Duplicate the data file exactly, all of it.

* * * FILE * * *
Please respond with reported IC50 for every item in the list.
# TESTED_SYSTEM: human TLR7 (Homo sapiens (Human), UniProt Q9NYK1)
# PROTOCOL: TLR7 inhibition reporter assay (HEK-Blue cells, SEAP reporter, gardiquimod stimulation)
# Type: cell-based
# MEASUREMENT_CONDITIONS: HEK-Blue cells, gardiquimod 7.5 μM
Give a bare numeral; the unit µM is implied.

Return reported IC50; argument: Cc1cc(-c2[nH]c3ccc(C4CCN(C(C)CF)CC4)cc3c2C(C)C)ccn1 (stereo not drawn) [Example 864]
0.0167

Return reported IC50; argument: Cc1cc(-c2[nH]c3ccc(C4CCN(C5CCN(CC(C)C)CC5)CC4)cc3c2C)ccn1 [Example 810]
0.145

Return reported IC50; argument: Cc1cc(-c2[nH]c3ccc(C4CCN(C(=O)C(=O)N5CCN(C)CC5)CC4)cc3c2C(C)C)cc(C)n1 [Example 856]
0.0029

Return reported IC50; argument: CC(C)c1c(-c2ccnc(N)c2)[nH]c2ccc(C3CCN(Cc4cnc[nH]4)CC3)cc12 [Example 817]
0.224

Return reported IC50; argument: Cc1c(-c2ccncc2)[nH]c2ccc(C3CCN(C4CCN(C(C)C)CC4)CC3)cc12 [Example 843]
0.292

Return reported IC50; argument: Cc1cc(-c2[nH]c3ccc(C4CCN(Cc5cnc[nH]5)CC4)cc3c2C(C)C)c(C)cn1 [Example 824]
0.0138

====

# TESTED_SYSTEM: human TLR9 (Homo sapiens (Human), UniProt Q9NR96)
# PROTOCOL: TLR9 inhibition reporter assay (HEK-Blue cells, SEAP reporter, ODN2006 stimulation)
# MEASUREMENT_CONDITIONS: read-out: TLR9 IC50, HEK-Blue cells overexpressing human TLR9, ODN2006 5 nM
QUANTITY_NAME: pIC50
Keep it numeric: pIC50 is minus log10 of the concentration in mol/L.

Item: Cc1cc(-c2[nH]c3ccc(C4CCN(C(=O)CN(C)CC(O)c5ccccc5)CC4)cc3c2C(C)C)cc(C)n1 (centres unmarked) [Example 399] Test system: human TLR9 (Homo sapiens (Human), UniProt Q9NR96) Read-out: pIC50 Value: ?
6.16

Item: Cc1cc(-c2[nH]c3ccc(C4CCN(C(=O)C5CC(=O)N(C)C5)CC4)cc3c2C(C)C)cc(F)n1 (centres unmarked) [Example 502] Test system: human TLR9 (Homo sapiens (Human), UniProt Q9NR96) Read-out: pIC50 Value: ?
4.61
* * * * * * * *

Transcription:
Please respond with reported IC50 for every item in the list.
# TESTED_SYSTEM: human TLR7 (Homo sapiens (Human), UniProt Q9NYK1)
# PROTOCOL: TLR7 inhibition reporter assay (HEK-Blue cells, SEAP reporter, gardiquimod stimulation)
# Type: cell-based
# MEASUREMENT_CONDITIONS: HEK-Blue cells, gardiquimod 7.5 μM
Give a bare numeral; the unit µM is implied.

Return reported IC50; argument: Cc1cc(-c2[nH]c3ccc(C4CCN(C(C)CF)CC4)cc3c2C(C)C)ccn1 (stereo not drawn) [Example 864]
0.0167

Return reported IC50; argument: Cc1cc(-c2[nH]c3ccc(C4CCN(C5CCN(CC(C)C)CC5)CC4)cc3c2C)ccn1 [Example 810]
0.145

Return reported IC50; argument: Cc1cc(-c2[nH]c3ccc(C4CCN(C(=O)C(=O)N5CCN(C)CC5)CC4)cc3c2C(C)C)cc(C)n1 [Example 856]
0.0029

Return reported IC50; argument: CC(C)c1c(-c2ccnc(N)c2)[nH]c2ccc(C3CCN(Cc4cnc[nH]4)CC3)cc12 [Example 817]
0.224

Return reported IC50; argument: Cc1c(-c2ccncc2)[nH]c2ccc(C3CCN(C4CCN(C(C)C)CC4)CC3)cc12 [Example 843]
0.292

Return reported IC50; argument: Cc1cc(-c2[nH]c3ccc(C4CCN(Cc5cnc[nH]5)CC4)cc3c2C(C)C)c(C)cn1 [Example 824]
0.0138

====

# TESTED_SYSTEM: human TLR9 (Homo sapiens (Human), UniProt Q9NR96)
# PROTOCOL: TLR9 inhibition reporter assay (HEK-Blue cells, SEAP reporter, ODN2006 stimulation)
# MEASUREMENT_CONDITIONS: read-out: TLR9 IC50, HEK-Blue cells overexpressing human TLR9, ODN2006 5 nM
QUANTITY_NAME: pIC50
Keep it numeric: pIC50 is minus log10 of the concentration in mol/L.

Item: Cc1cc(-c2[nH]c3ccc(C4CCN(C(=O)CN(C)CC(O)c5ccccc5)CC4)cc3c2C(C)C)cc(C)n1 (centres unmarked) [Example 399] Test system: human TLR9 (Homo sapiens (Human), UniProt Q9NR96) Read-out: pIC50 Value: ?
6.16

Item: Cc1cc(-c2[nH]c3ccc(C4CCN(C(=O)C5CC(=O)N(C)C5)CC4)cc3c2C(C)C)cc(F)n1 (centres unmarked) [Example 502] Test system: human TLR9 (Homo sapiens (Human), UniProt Q9NR96) Read-out: pIC50 Value: ?
4.61